Death and Disobedience in Guillermo del Toro’s Pinocchio
Guillermo del Toro’s Pinocchio is a rich and imaginative take on a familiar story that illustrates the importance of being able to process the reality of death – not just for yourself, but for your loved ones.
The article contains spoilers for Guillermo del Toro’s Pinocchio
Guillermo del Toro’s Pinocchio, available to watch on Netflix, is a rich and imaginative take on a familiar story. Rather than transforming his protagonist into flesh and blood, del Toro uses the concept of a “real” boy to comment on the most universal aspect of the human condition: death. In doing so, he invites us to witness the sheer power of grief, and encourages us to think more broadly about mortality, which no-one can escape. Pinocchio illustrates the importance of being able to process the reality of death – not just for yourself, but for your loved ones.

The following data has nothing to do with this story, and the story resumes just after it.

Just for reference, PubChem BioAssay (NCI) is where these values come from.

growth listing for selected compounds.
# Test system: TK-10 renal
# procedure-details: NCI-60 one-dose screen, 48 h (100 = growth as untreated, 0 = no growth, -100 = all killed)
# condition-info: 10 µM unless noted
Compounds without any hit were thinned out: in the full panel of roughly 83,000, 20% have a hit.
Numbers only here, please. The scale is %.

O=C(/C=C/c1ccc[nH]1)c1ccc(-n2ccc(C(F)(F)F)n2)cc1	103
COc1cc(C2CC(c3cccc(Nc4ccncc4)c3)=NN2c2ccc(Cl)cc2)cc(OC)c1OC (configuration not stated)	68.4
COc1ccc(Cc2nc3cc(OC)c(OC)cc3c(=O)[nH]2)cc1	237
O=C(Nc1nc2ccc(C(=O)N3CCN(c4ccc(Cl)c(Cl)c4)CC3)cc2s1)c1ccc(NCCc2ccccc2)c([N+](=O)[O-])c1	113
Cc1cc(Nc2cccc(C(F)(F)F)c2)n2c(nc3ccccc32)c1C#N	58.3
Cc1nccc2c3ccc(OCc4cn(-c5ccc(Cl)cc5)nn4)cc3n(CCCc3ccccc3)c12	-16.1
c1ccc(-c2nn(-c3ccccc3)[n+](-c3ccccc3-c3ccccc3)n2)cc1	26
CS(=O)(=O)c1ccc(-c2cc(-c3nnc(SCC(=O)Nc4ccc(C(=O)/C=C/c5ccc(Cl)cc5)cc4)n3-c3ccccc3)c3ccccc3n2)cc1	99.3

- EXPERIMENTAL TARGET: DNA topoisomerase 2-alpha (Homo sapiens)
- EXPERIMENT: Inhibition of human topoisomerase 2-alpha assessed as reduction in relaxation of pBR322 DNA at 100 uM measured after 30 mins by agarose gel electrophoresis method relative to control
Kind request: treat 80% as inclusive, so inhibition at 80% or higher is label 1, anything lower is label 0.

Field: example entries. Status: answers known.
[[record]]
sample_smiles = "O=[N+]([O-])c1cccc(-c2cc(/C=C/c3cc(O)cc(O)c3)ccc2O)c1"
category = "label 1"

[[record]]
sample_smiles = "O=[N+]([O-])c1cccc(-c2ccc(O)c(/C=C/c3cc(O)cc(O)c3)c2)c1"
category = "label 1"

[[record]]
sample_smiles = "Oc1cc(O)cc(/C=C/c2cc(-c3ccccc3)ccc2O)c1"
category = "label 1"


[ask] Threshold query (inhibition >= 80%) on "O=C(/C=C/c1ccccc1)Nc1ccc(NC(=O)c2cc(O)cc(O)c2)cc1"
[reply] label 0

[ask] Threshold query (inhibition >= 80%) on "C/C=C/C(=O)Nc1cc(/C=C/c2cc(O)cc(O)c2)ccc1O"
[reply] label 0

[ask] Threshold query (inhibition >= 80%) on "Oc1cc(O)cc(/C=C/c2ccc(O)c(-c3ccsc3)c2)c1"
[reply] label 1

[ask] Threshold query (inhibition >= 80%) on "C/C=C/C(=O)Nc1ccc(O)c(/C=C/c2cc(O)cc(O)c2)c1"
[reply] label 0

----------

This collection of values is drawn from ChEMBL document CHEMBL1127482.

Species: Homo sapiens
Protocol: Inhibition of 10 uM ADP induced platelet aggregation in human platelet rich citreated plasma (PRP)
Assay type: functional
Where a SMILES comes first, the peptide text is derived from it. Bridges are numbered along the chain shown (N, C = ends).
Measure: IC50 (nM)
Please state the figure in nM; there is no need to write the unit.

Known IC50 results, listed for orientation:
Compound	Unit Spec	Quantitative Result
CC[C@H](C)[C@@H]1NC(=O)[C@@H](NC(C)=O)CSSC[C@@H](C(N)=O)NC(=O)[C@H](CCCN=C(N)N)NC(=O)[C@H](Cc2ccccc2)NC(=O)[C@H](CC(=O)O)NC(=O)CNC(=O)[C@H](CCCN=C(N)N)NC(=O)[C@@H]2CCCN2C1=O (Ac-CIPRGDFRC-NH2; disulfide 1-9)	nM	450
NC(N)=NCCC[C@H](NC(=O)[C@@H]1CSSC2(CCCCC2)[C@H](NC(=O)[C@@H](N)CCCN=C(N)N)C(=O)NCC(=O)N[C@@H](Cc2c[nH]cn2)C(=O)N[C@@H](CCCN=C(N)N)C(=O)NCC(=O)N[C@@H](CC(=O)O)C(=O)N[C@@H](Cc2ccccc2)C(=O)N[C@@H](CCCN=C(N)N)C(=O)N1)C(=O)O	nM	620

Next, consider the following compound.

We are first introduced to Geppetto’s son Carlo, a good-natured and happy boy, as they go about their daily life amidst a backdrop of a fascist Italy. The two clearly share a wonderful bond. When Carlo is killed, his father is deeply affected by the loss, barely working or eating. His anger and misery inspire him to create Pinocchio, underscoring grief’s potential as a creative, as well as a destructive force. As lightning and thunder flash a drunken Geppetto hacks at the tree standing over his son’s grave; close-ups of his tools and the brilliantly-executed sound effects immerse us in his process. His anguish and fury are enthralling and frightening, but they don’t just capture the attention of the audience. Moved by Geppetto’s mourning, a spirit visits his house to animate Pinocchio, enlisting the help of Sebastian J. Cricket – insect, homeowner, and narrator of the story – to help Pinocchio be “good.” This proves to be quite the journey. Pinocchio finds it difficult to be a well-behaved boy, and cannot be a real one; as such, he finds himself struggling to live up to the legacy of Geppetto’s son Carlo, in whose image he was created. It is significant that Geppetto needs to work through his grief in order to appreciate his second son as his own person, not a shadow of the one he has already lost. His character is a moving exploration of the devastating impact death can have. The spirit that first animates Pinocchio refers to herself as a guardian of the ‘little things, forgotten things’ – it is an important reminder that, although Geppetto’s grief threatens to destabilise his entire life, the world is far bigger than a singular loss.